Trump says ‘vaccine or no vaccine, we’re back;’ cities cap food delivery fees

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Wall Street got a fresh look at the retail sector Friday morning, with April sales posting another record drop. Restaurants, bars and nongrocery retailers are just starting to reopen in parts of the country — with varying levels of safety measures in place. In Washington, the House is set to vote on a new $3 trillion relief bill, and sources tell CNBC the White House would likely support a second round of stimulus checks for Americans.

This is CNBC’s live blog covering all the latest news on the coronavirus outbreak. All times below are in Eastern time. This blog will be updated throughout the day as the news breaks. 

  • Global cases: More than 4.5 million
  • Global deaths: At least 305,395
  • US cases: More than 1.4 million
  • US deaths: At least 86,744

The data above was compiled by Johns Hopkins University.

Stocks rise slightly, but post big weekly losses

The market ended Friday’s volatile session up slightly with the Dow Jones Industrial Average climbing 60 points and the S&P 500 up 0.4%. The Nasaq Composite eked out a 0.8% gain. Still, the major equity averages posted big weekly losses amid trade worries and weak economic data. The Dow and the S&P 500 both shed more than 2%, while the tech-heavy Nasdaq fell 1.1% this week.

More companies are filing for bankruptcy amid the pandemic

Companies across multiple industries have been pushed into bankruptcy because of the coronavirus. There were 560 commercial Chapter 11 filings in April, a 26% increase from last year, according to the American Bankruptcy Institute.

Big names in retail like J. Crew and Neiman Marcus have entered bankruptcy proceedings after having to close stores amid the pandemic. Energy companies like Whiting Petroleum cited low oil demand stemming from the outbreak as a factor in their bankruptcy decisions. Meanwhile, other companies like J.C. Penney and Hertz teeter on the verge of a potential filing as the virus continues to spread economic uncertainty.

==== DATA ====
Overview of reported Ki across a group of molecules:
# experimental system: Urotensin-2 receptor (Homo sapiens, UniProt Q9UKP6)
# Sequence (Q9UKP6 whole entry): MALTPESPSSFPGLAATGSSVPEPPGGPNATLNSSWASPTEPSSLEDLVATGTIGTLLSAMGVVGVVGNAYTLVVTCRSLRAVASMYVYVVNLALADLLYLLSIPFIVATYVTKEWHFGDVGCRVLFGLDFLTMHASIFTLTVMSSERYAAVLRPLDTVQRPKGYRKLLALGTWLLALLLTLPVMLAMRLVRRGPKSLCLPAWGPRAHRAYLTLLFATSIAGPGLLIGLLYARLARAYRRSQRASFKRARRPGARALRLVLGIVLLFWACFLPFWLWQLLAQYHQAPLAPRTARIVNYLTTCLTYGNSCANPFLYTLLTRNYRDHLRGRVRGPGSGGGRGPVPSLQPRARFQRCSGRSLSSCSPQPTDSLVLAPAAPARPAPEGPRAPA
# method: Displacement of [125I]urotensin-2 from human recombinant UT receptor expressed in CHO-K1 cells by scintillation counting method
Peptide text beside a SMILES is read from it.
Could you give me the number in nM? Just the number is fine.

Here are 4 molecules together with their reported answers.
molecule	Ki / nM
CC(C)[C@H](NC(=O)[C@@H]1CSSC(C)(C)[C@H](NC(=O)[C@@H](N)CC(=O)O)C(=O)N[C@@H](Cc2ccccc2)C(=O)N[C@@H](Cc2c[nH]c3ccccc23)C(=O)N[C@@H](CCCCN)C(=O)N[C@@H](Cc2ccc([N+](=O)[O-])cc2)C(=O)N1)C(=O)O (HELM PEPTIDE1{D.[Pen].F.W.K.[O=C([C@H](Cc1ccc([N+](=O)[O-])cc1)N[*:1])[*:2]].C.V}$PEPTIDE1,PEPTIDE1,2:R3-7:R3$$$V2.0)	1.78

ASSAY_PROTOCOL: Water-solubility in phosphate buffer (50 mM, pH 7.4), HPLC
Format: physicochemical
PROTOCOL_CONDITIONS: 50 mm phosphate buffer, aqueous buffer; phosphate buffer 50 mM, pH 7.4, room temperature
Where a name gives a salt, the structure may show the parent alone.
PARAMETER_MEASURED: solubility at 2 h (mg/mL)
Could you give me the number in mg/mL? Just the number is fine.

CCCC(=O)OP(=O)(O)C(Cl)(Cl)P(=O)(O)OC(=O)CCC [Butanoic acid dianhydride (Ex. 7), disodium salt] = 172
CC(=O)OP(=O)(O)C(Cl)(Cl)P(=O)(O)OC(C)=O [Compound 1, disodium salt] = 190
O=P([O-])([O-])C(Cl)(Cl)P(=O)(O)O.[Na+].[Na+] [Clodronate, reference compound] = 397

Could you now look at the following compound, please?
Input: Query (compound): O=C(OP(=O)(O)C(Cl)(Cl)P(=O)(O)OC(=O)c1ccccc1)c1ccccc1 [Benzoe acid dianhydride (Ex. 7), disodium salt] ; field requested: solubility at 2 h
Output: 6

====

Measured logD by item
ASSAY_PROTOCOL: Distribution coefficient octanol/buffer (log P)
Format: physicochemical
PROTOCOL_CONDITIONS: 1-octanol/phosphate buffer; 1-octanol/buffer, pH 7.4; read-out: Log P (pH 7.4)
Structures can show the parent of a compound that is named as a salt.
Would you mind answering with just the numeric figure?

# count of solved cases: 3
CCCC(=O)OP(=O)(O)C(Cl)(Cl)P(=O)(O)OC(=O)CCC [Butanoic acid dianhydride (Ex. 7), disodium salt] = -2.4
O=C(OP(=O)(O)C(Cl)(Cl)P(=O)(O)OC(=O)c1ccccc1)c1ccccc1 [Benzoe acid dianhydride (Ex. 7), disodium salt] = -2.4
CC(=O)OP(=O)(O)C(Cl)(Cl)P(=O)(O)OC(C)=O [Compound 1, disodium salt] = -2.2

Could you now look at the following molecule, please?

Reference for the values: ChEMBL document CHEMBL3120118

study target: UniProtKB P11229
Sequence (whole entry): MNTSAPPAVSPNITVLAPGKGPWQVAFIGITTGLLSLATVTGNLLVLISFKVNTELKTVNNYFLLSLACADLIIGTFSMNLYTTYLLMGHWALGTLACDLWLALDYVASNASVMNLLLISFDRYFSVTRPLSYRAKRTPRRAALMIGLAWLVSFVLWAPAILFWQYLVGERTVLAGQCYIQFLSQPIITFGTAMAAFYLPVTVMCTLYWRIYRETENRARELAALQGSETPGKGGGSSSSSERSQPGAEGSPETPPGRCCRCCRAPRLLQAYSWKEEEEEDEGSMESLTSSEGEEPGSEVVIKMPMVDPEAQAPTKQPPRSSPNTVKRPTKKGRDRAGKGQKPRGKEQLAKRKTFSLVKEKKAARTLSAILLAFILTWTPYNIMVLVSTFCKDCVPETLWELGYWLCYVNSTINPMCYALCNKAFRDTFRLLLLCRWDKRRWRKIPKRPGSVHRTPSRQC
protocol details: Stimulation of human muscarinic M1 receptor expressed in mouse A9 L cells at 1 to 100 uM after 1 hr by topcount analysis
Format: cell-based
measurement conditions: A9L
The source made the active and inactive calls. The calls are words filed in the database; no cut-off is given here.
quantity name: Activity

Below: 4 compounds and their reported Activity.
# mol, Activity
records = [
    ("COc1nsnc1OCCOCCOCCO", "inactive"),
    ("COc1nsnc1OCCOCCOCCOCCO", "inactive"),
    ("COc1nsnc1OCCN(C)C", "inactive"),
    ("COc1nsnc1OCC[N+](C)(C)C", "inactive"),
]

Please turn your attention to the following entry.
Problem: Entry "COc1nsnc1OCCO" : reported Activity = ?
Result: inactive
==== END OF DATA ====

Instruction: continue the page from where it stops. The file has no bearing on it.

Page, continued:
Food delivery fees capped temporarily in some cities to help struggling restaurants

Cities across the country are imposing limits on the fees that third-party delivery companies like DoorDash and Grubhub can charge restaurants for the duration of the pandemic.

Jersey City, Seattle and San Francisco capped delivery fees through emergency orders last month, and New York City could be the next to follow the trend.

Restaurants typically pay between 15% to 30% on orders placed with delivery providers, eating into their razor-thin profits.
Delivery companies say that limits on commission fees just passes along the cost of delivery to consumers, leading to reduced orders for the restaurants it was supposed to help and hurting their delivery drivers’ earnings. —Amelia Lucas

Doctors struggle to access patients’ medical information, even in pandemic 

Even in the midst of the pandemic, doctors say that there are still challenges in accessing their patients’ medical information. It takes a lot of time and energy, in particular, to move records from one vendor to another. Medical experts say this is causing unnecessary waste and creating delays in care.

The CEO of one of the largest vendors, Epic Systems, told CNBC at Healthy Returns that interoperability has been an ongoing challenge.

“We can’t send a fax to someone who doesn’t have a fax machine, so you can’t interoperate with someone who doesn’t interoperate,” Epic CEO Judy Faulkner said. 

Phones are ‘ringing off the hook’ at southern Connecticut real estate offices, governor says

Connecticut Gov. Ned Lamont told CNBC that the phones at real estate offices in the southern part of the state are “ringing off the hook,” as people from New York City consider a move due to the Covid-19 pandemic. 

“People are realizing that telecommuting doesn’t mean you have to be in New York City five days a week,” the Democrat argued on “Squawk Box.” “It means that if you have to stay home for a period of time, having a nice little backyard is not a bad way to do it.” 

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